They kept on talking about Jesus.  They couldn’t seem to help themselves.  It made the religious authorities furious.  They arrested the apostles and put them in the public prison, but during the night an angel let them out and told them to go on preaching, so they did.  The next day, when the high priest had called the council together—some seventy people—he sent the temple police to fetch the prisoners, but they couldn’t find them.  They came back and reported, “We found the prison securely locked and the guards standing at the doors, but when we opened them, we found no one inside.” About that time someone rushed in and said, “The men you put in prison are standing in the temple and teaching the people!”  And so the temple police went and brought them in, but gently, because they were afraid of the people (Acts 5:17-26).

Which brings us to our text for today, where the high priest said, “We gave you strict orders not to teach in this name, yet here you have filled Jerusalem with your teaching and you are determined to bring this man’s blood on us.” But Peter and the apostles answered, “We must obey God rather than any human authority. The God of our ancestors raised up Jesus, whom you had killed by hanging him on a tree. God exalted him at his right hand as Leader and Savior that he might give repentance to Israel and forgiveness of sins. And we are witnesses to these things, and so is the Holy Spirit whom God has given to those who obey him” (Acts 5:27-32).

That was brave, wasn’t it?

Sometimes I talk with people who tell me they don’t believe in the Resurrection.  They say they’ve never seen anybody come back from the dead.  And I say, “Well, I can’t make you believe it, but you have to admit something happened at Easter,” and then I usually tell them that the strongest evidence I have is what happened to those disciples, and to Peter in particular.  He went from being afraid of a servant girl in that courtyard to being a fearless witness in front of the council—the same council that condemned Jesus to death.  They could have done the same to Peter, but he doesn’t seem to care anymore.  It’s as if the old world order has been turned upside down by the Resurrection and a new world order has emerged.  Peter says it like this to the council: “The God of our ancestors raised up Jesus and exalted him at his right hand as Leader and Savior.”  In other words, he turned things upside down.  He made Jesus Lord of All which makes you, well, Lord of Nothing, and especially not lord of me.”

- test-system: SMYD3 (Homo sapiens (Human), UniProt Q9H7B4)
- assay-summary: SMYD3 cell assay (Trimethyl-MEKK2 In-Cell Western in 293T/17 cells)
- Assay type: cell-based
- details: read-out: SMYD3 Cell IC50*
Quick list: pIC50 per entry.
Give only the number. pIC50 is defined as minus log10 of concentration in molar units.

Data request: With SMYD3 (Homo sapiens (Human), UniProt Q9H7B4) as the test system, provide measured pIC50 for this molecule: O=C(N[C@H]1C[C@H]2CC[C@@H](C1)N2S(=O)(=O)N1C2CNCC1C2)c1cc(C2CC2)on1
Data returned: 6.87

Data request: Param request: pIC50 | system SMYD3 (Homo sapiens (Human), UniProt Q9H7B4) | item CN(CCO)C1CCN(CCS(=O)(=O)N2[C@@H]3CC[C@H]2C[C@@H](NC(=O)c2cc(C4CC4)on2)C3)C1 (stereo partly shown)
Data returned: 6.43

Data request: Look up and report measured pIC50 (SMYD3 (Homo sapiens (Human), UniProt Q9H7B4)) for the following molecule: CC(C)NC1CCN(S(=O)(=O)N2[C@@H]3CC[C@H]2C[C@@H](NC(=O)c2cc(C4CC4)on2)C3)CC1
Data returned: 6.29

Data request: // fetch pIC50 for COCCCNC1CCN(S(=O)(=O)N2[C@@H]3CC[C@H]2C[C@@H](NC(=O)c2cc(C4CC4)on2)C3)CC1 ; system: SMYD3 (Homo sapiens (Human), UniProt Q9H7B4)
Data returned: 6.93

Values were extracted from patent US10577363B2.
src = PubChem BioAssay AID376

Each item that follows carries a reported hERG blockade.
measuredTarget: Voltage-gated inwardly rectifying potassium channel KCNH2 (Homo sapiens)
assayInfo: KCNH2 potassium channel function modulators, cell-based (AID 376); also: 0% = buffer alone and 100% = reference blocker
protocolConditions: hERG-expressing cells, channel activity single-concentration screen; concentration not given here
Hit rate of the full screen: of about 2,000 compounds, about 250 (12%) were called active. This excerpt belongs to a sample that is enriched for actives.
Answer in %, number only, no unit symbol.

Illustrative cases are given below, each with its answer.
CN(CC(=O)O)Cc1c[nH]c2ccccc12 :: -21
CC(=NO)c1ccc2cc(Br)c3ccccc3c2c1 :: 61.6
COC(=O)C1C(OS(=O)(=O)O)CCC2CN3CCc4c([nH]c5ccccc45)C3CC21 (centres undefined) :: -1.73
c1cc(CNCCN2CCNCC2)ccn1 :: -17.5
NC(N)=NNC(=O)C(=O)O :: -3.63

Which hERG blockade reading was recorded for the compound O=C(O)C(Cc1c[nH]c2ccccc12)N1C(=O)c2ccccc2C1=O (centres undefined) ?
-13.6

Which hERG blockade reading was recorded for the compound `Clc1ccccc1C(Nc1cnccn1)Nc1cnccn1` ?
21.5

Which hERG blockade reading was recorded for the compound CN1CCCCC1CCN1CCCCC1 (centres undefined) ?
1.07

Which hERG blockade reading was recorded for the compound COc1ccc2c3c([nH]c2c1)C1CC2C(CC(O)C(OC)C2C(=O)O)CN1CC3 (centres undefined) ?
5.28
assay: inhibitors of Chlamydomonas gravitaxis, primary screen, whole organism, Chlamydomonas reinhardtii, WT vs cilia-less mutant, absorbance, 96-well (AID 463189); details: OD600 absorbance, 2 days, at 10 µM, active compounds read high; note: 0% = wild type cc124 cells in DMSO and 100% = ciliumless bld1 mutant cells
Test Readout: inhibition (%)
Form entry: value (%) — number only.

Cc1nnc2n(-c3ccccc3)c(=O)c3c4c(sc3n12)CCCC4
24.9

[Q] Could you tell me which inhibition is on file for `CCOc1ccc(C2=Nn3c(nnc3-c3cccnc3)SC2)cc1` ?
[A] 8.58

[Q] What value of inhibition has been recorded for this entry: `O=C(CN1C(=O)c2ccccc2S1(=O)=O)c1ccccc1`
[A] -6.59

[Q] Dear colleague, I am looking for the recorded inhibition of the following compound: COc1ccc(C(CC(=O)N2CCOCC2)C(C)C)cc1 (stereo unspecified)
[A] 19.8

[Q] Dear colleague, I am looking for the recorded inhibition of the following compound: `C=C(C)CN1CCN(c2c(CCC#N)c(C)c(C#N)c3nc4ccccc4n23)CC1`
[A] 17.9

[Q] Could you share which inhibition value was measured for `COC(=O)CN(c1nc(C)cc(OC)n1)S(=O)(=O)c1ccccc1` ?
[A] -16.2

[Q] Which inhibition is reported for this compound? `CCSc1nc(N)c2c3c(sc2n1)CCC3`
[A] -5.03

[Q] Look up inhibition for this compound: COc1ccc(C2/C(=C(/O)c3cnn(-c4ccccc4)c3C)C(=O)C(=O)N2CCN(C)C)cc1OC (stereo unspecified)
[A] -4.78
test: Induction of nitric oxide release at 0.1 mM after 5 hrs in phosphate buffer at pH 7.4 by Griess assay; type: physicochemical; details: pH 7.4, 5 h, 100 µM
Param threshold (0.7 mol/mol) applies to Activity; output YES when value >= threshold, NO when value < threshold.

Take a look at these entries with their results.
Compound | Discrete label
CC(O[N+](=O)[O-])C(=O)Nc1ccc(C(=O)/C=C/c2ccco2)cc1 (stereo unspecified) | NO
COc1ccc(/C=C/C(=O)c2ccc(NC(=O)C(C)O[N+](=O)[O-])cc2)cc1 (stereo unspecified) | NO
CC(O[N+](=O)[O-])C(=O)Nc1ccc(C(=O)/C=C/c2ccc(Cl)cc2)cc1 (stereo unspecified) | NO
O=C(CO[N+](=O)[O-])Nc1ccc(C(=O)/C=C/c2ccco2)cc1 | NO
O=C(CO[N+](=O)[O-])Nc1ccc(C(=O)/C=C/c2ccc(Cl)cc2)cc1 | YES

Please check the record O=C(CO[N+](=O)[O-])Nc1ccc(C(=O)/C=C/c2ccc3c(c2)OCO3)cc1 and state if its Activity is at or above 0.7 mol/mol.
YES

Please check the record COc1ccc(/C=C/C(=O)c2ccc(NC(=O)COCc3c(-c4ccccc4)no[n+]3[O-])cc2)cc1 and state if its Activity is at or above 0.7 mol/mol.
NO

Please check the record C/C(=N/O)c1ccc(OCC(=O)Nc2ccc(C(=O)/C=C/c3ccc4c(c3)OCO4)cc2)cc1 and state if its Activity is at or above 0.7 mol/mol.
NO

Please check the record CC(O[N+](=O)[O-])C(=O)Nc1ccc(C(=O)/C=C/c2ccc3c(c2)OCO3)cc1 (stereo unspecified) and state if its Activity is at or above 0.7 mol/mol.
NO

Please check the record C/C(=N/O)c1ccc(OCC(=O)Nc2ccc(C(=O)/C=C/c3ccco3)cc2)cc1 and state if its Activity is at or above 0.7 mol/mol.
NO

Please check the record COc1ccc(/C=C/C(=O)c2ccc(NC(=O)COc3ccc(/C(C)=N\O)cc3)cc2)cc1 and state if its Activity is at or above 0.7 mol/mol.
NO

Luke says when they heard this they were enraged and wanted to kill Peter, but a Pharisee in the council named Gamaliel, a teacher of the law, respected by all the people, stood up and ordered the men to be put outside for a short time. Then he said to them, “Fellow Israelites, consider carefully what you propose to do to these men. For some time ago Theudas rose up, claiming to be somebody, and a number of men, about four hundred, joined him; but he was killed, and all who followed him were dispersed and disappeared. After him Judas the Galilean rose up at the time of the census and got people to follow him; he also perished, and all who followed him were scattered. So in the present case, I tell you, keep away from these men and let them alone; because if this plan or this undertaking is of human origin, it will fail; but if it is of God, you will not be able to overthrow them—in that case you may even be found fighting against God!” They were convinced by him, and when they had called in the apostles, they had them flogged (probably forty lashes minus one with a leather strap). Then they ordered them not to speak in the name of Jesus, and let them go. As they left the council, they rejoiced that they were considered worthy to suffer dishonor for the sake of the name. And every day in the temple and at home they did not cease to teach and proclaim Jesus as the Messiah (Acts 5:34-42).

Luke tells us that when Peter denied Jesus he went out “weeping bitterly.”  But when he was flogged by the council he went out rejoicing, and even though he had been ordered not to speak in the name of Jesus, he found that he couldn’t stop talking about him.  This is what I’m telling you: the power that raised Jesus from the dead is the same power that turned Peter into a fearless witness.  It is both life-giving and life-changing.  It is loose in the world, and available to us, and that’s good news.  Because the next time I’m at a fast food restaurant hesitating to share my faith because some stranger might think I’m a religious fruitcake, I’m going to think of Peter and put away my fear.  I’m going to remember that this is just how it is for Easter people:

We can’t stop talking about Jesus.